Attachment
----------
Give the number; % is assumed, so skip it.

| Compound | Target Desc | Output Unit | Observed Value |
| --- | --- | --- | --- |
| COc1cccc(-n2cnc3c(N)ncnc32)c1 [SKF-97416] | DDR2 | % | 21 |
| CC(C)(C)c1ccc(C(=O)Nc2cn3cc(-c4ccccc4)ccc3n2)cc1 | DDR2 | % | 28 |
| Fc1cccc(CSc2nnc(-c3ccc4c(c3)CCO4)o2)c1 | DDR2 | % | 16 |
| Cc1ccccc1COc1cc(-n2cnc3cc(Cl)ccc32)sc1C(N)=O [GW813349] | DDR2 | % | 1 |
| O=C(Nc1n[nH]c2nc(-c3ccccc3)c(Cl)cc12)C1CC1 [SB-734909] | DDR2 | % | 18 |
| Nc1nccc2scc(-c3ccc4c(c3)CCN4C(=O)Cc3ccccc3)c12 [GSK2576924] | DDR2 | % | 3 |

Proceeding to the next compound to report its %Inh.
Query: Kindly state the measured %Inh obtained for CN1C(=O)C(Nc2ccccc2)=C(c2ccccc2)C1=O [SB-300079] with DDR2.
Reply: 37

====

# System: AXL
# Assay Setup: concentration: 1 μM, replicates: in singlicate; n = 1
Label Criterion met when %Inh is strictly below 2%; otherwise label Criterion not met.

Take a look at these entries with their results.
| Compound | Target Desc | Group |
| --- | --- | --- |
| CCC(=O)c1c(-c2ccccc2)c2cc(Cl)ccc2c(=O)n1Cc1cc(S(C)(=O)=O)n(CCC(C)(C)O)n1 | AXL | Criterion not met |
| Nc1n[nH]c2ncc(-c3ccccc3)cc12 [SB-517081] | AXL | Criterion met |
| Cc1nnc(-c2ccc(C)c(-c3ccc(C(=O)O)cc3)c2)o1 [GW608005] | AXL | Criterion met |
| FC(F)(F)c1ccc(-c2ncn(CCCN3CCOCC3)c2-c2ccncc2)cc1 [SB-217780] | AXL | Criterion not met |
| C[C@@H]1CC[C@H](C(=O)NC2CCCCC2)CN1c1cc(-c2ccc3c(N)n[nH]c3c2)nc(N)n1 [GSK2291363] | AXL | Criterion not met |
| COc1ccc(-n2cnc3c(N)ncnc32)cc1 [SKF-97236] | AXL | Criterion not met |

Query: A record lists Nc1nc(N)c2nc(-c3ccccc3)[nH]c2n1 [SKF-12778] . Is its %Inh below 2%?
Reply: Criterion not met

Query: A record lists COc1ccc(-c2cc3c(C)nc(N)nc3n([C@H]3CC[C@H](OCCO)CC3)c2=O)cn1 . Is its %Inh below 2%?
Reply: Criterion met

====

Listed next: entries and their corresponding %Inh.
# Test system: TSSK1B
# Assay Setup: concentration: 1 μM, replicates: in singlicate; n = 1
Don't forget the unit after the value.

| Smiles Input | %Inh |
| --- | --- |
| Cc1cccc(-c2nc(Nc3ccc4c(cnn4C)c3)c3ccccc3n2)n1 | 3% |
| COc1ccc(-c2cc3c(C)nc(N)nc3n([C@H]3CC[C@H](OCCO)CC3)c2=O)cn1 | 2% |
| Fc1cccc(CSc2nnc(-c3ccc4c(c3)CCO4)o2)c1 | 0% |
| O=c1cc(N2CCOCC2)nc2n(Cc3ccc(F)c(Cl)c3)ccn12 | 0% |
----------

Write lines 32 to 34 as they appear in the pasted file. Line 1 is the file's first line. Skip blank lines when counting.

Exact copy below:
# Test system: TSSK1B
# Assay Setup: concentration: 1 μM, replicates: in singlicate; n = 1
Don't forget the unit after the value.